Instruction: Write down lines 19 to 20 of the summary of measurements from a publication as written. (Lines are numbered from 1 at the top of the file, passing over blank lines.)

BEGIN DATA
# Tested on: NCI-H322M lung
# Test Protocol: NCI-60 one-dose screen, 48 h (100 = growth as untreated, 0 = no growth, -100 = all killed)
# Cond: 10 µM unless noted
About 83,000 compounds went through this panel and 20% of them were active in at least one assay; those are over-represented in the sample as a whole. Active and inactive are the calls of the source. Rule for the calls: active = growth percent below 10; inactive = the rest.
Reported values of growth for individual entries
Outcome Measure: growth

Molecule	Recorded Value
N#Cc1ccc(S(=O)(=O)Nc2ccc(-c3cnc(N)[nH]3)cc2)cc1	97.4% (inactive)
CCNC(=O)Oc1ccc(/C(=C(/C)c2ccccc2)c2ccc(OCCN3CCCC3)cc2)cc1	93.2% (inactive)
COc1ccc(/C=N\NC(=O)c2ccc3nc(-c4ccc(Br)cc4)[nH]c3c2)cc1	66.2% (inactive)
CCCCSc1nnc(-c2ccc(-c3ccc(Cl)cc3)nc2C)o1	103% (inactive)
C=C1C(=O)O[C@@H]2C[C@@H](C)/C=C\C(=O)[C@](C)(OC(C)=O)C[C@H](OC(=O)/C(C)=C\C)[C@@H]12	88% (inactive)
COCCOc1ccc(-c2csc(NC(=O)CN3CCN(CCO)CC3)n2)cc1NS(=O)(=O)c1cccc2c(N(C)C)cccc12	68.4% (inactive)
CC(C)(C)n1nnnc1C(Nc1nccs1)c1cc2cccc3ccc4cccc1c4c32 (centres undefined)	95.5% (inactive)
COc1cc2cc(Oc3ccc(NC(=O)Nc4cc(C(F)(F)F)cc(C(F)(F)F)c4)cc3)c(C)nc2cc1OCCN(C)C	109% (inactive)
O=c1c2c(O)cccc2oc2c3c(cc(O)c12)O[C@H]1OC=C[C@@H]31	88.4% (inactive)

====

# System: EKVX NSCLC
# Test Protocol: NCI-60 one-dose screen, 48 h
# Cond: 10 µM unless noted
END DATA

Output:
# Test Protocol: NCI-60 one-dose screen, 48 h
# Cond: 10 µM unless noted